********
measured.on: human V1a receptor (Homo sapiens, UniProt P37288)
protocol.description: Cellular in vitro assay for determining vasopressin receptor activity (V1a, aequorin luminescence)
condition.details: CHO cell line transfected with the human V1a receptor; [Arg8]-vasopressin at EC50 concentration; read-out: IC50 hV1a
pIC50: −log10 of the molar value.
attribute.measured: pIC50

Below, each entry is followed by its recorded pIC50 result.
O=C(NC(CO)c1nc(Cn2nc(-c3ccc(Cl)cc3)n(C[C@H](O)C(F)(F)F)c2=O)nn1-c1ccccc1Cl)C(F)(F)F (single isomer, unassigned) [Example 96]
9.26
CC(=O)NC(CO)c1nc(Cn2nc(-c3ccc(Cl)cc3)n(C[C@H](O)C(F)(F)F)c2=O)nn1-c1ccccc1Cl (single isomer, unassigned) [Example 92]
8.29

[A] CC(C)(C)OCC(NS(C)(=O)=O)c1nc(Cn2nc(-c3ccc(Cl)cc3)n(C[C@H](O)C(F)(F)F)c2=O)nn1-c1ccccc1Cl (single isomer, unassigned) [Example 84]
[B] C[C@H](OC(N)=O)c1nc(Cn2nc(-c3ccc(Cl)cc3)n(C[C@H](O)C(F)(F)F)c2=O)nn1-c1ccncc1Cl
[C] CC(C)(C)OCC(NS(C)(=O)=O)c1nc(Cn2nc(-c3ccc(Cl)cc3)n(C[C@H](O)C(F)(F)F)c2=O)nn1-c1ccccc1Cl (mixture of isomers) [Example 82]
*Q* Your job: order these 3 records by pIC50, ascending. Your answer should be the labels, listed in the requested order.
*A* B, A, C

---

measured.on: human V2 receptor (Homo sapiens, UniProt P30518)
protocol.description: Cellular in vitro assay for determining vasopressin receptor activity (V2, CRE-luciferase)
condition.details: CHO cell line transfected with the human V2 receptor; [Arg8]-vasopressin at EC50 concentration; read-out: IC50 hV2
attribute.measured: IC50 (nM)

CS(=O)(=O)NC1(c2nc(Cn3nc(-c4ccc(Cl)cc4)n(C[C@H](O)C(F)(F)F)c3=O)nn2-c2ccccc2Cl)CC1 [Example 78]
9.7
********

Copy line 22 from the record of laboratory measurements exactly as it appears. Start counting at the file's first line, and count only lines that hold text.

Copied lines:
9.7